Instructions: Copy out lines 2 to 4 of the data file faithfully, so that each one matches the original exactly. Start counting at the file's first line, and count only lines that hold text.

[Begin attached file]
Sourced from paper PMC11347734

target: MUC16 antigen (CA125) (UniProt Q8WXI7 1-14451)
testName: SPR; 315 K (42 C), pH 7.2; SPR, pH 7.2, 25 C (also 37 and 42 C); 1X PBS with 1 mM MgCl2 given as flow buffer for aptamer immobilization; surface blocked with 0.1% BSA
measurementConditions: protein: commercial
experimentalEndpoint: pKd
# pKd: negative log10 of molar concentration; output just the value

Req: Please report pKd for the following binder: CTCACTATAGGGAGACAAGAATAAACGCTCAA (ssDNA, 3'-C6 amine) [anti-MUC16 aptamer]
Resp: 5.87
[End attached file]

target: MUC16 antigen (CA125) (UniProt Q8WXI7 1-14451)
testName: SPR; 315 K (42 C), pH 7.2; SPR, pH 7.2, 25 C (also 37 and 42 C); 1X PBS with 1 mM MgCl2 given as flow buffer for aptamer immobilization; surface blocked with 0.1% BSA
measurementConditions: protein: commercial